The German Finance Ministry has ruled that Bitcoins are a "unit of account" in the same way pounds, dollars and euros are, as the virtual currency takes a step closer to being recognised as a traditional means of payment.

Bitcoins are now considered a "private money" by the German government.

Despite links to money laundering and the illegal online drugs trade, Bitcoins are now seen by Germany as a kind of "private money" which can be used in "multilateral clearing circles", and that the production of Bitcoins is therefore "private money creation", reports the Frankfurter Allgemeine.

Must Read: What is Bitcoin and how does it work?

The ruling comes in response to a query by German MP Frank Schaeffler, and now means that German citizens must pay sales tax on profits made through Bitcoin transactions. Although the details of this are yet to be published, it is thought that the system will work like eBay selling, in that users who trade occasionally will not need to pay tax, but those who run a Bitcoin business will.

As for capital gains tax, Germany will implement a system whereby users who trade Bitcoins like company shares to earn money will be charged at the country's regular 25% capital gains tax rate; but, if users spend their Bitcoins like regular money on goods and services, they will avoid the tax.

Germany's stance was described as "very positive news" by users of the Bitcointalk forum, with one poster likening the decision to the government "basically saying 'hey it's a private matter, not our business'."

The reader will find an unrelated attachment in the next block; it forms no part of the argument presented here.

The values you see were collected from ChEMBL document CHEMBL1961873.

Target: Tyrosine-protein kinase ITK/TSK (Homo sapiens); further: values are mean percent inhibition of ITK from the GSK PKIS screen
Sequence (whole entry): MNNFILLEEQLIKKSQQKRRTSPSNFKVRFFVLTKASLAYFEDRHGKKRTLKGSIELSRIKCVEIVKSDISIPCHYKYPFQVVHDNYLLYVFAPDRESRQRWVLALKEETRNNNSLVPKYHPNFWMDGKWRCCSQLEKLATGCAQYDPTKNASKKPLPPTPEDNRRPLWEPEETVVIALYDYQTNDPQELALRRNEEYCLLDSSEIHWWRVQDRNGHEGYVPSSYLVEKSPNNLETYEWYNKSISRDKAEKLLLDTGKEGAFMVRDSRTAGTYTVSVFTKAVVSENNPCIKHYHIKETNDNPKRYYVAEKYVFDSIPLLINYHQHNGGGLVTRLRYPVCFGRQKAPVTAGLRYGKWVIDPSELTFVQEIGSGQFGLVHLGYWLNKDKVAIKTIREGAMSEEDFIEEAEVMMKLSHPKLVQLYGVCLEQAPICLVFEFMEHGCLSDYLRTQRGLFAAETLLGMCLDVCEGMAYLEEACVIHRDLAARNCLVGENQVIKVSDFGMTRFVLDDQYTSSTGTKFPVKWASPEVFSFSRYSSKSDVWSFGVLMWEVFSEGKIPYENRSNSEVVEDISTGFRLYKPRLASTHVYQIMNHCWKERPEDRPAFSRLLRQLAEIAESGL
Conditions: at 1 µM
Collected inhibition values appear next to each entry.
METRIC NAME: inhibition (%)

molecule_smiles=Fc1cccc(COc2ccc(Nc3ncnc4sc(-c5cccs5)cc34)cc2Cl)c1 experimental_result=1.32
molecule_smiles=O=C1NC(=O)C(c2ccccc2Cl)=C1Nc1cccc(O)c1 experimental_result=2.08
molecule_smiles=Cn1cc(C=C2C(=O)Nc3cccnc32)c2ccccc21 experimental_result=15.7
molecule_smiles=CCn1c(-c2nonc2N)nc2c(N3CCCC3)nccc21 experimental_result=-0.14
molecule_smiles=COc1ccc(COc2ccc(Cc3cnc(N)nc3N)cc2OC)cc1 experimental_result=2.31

The user added: "Bitcoin is very US-centric right now. This can help even out the distribution which is a good thing."


But while Germany accepts Bitcoin as a real currency, other countries remain cautious. In July, the government of Thailand banned the use of Bitcoin, after representatives of the currency gave a presentation to the Bank of Thailand in the hope that it would be accepted.

This failed, resulting in the currency suspending operations there, although a statement suggested it was hopeful of rectifying the situation. "The Bank of Thailand has said they will further consider the issue, but not give any specific timeline," Bitcoin Co. Ltd said.

Being decentralised, Bitcoin is not operated by any central bank and the currency can be transferred from one user to another with complete anonymity, making it appealing to those looking to buy illegal goods like drugs and weapons online.

Another concern is the wild fluctuations seen earlier this year, where prolonged hacking of Bitcoin exchange Mt. Gox saw the currency's value rise and fall drastically over a number of days; hacking also saw users robbed of their Bitcoins, with no means of getting the money back due to its inherent anonymity.

Earlier this month, a US Senate committee launched an investigation into virtual currencies like Bitcoin, writing to major financial regulators and law enforcement agencies to ask about the "threats and risks related to virtual currency."

This came just days after two dozen Bitcoin companies were subpoenaed by New York's top banking regulator, which expressed concerns over how the currency works; those subpoenaed include BItcoin companies invested in by Cameron and Tyler Winklevoss, the twins famous for suing Mark Zuckerberg over the ownership of Facebook.